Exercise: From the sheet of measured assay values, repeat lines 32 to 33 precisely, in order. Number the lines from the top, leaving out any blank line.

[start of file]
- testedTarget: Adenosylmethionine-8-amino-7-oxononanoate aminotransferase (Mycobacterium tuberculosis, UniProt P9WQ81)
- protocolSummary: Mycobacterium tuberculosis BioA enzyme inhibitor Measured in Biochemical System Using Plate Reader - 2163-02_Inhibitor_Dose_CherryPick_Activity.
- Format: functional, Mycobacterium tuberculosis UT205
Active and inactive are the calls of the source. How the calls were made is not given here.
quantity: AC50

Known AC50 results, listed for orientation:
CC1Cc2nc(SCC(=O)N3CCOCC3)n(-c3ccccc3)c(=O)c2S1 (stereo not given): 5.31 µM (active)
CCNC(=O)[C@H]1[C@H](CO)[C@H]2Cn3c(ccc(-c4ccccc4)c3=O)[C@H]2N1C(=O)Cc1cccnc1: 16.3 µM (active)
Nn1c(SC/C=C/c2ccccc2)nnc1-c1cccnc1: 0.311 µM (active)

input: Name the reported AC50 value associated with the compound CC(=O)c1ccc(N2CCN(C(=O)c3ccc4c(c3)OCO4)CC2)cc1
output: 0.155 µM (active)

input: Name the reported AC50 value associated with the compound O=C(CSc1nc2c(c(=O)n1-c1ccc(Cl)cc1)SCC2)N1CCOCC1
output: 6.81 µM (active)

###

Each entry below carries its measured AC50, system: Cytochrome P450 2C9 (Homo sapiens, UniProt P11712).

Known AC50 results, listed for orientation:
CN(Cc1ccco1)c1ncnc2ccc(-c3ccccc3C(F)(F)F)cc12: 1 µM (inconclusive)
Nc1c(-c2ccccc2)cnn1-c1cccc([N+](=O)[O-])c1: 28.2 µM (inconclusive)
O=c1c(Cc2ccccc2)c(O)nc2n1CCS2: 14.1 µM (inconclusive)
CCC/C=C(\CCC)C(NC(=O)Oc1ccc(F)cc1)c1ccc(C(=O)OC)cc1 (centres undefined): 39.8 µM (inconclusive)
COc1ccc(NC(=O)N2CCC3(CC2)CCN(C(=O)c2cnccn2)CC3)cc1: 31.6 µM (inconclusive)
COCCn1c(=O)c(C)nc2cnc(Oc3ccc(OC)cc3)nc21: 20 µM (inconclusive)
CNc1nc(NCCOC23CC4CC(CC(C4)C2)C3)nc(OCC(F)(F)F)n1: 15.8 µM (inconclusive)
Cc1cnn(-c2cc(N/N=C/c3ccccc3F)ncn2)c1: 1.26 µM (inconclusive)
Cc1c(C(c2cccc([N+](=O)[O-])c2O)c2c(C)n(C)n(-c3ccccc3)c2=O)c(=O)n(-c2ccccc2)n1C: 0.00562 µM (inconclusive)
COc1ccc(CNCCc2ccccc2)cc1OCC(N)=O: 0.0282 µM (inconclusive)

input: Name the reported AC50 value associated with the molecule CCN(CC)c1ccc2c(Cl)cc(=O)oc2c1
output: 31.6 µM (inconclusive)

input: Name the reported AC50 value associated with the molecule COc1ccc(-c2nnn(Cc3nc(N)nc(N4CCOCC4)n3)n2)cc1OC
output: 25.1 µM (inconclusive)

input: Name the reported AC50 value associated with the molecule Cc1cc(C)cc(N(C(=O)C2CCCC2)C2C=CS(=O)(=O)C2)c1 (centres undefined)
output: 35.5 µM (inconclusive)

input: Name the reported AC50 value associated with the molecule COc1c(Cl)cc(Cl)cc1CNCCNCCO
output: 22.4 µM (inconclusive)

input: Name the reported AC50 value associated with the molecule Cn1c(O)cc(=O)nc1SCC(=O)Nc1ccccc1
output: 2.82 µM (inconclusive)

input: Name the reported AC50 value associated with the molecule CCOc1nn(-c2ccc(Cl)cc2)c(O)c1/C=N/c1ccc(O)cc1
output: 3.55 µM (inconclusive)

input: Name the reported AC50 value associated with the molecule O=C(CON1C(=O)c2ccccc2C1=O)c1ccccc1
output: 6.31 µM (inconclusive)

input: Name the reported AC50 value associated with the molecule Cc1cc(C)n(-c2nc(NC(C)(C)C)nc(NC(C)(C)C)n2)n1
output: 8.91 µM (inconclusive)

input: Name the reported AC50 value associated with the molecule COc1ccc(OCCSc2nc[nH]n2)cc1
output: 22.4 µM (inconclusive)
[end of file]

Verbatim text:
output: 35.5 µM (inconclusive)

input: Name the reported AC50 value associated with the molecule COc1c(Cl)cc(Cl)cc1CNCCNCCO